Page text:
In this context, Task Group M4 is researching a flexible linear actuator with long travel in the X-direction and electromagnetic guidance (see Figure 1). The guidance consists of eight electromagnets mounted on the carriage, based on the reluctance force. The air gaps between the magnets are detected with eddy current sensors. Also, Hall sensors measure the magnetic flux density.

With the magnetic guidance, the actuator can perform fine positioning in the remaining five degrees of freedom (two translational and three rotational) in addition to linear movement. The bearing forces can also be estimated from the air gap and coil current of the magnets as well as the magnetic flux density, from which the process forces can subsequently be derived. Thus, the requirement for sensory and actuator capabilities is fulfilled.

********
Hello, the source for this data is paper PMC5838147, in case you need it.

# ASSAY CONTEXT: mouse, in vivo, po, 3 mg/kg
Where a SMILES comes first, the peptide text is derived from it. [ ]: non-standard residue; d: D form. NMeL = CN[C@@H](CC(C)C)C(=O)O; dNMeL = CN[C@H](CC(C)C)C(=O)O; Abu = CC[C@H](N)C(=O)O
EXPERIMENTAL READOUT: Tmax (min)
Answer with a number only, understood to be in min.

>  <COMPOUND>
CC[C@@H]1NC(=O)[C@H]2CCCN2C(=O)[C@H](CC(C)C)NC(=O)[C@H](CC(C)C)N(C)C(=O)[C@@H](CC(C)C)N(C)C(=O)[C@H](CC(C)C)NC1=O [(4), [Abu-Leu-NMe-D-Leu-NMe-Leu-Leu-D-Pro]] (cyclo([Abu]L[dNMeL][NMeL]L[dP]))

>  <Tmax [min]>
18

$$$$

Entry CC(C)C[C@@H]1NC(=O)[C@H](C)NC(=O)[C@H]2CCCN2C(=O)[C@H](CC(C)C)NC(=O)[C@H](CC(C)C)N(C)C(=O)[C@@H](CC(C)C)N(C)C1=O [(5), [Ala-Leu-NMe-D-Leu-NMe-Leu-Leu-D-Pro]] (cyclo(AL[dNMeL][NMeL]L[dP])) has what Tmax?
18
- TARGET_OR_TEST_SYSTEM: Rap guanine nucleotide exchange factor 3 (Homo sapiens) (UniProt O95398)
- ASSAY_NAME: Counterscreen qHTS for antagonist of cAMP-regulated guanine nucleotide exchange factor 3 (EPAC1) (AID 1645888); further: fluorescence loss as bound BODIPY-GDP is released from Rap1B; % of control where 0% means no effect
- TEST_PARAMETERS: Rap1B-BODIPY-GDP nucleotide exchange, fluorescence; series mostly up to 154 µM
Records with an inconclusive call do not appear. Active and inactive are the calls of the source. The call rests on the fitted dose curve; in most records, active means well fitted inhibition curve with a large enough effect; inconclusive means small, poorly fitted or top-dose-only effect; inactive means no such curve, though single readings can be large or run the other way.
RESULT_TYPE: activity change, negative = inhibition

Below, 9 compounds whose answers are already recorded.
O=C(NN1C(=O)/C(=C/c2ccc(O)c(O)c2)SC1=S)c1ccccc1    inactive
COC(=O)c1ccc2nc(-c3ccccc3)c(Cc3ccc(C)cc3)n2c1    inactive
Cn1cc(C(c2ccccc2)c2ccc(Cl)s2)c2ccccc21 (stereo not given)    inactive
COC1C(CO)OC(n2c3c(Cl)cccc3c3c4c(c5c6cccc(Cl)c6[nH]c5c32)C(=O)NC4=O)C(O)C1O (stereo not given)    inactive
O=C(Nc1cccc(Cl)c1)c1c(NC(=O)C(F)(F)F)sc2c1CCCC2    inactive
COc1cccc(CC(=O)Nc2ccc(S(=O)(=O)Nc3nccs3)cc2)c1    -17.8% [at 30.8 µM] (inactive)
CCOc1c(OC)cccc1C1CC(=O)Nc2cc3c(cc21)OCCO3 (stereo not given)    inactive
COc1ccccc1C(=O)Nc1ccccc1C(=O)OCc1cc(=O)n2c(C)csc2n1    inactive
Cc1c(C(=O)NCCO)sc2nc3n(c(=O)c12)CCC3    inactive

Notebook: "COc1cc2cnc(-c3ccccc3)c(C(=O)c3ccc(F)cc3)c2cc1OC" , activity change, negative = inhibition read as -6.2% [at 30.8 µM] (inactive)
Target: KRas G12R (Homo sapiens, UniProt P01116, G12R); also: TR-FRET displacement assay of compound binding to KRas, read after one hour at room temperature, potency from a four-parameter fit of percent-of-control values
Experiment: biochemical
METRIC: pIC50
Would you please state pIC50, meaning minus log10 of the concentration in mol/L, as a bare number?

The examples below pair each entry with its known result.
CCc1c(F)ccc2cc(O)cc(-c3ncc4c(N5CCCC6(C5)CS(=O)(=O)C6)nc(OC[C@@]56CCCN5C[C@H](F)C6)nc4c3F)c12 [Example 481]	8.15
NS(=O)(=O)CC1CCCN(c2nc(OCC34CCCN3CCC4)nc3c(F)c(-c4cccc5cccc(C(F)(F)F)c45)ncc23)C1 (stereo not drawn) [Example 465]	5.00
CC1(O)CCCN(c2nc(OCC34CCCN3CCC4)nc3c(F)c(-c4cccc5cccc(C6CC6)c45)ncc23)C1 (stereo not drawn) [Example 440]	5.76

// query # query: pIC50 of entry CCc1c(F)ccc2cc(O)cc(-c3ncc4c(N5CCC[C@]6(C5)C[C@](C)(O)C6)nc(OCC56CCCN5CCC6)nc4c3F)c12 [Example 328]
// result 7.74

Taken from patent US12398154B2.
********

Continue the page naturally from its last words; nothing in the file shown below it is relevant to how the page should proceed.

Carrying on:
Figure 1: Magnetically supported linear actuator with flexo printing module

A higher force density characterises the reluctance force actuators used compared to actuators based on the Lorentz force. However, their unstable system behaviour and non-linear characteristics require a high-performance active force control. One challenge here is the dead time caused by the active control between a measurable position deviation and the corresponding force adjustment of the magnetic bearings.

The current control is carried out on a high-performance rapid prototyping system to achieve a shorter dead time. The current controllers use low-loss silicon carbide (SiC) semiconductors. These measures have already reduced the control system's dead time by 80% compared to typical industrial control systems in machine tools with magnetic bearings (see Fig. 2).